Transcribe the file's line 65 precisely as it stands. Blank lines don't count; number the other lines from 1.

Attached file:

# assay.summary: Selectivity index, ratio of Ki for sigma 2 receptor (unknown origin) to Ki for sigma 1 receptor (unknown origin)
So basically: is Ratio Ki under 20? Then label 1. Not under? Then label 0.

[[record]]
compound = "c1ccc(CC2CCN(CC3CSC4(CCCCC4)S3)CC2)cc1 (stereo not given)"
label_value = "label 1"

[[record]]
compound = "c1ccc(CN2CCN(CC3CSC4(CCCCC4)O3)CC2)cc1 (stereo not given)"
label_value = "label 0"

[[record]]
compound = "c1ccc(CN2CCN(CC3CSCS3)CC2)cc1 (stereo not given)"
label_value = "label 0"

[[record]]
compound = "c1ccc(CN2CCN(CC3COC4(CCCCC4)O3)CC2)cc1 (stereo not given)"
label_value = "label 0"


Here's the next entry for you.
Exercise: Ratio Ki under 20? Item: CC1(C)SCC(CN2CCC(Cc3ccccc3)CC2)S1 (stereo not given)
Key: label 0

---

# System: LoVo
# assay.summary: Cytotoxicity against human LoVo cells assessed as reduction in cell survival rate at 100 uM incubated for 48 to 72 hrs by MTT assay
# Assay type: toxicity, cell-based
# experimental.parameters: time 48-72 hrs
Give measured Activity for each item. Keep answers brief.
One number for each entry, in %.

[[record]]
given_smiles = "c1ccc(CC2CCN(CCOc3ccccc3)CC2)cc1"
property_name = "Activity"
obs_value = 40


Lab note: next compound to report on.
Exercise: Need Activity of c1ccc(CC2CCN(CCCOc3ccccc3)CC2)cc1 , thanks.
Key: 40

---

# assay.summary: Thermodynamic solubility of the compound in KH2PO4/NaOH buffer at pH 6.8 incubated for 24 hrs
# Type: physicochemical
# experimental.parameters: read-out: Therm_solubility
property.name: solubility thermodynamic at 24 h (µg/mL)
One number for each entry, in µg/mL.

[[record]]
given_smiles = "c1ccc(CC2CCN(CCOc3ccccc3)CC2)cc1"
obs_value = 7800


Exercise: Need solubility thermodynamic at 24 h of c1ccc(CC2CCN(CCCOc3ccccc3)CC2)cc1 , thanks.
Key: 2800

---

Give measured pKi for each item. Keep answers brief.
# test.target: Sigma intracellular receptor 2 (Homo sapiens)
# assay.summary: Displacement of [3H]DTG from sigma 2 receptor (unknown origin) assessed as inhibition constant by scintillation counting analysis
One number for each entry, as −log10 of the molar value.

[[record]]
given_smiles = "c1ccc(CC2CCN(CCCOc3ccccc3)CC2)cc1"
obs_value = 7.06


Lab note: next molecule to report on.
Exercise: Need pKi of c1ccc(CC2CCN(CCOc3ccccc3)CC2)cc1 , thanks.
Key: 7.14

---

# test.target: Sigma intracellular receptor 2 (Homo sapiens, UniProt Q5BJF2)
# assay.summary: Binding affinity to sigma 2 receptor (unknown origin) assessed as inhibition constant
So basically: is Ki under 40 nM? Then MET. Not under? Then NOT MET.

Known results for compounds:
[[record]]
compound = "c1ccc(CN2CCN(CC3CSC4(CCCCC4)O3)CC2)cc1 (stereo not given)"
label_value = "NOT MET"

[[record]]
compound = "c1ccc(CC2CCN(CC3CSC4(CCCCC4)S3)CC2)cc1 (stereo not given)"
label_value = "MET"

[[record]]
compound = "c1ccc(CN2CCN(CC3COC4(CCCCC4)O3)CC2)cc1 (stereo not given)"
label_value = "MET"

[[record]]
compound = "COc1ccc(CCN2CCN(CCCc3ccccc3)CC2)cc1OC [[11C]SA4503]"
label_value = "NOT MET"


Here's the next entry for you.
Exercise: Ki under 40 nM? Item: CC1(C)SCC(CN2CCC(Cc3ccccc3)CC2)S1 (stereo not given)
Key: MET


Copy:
[[record]]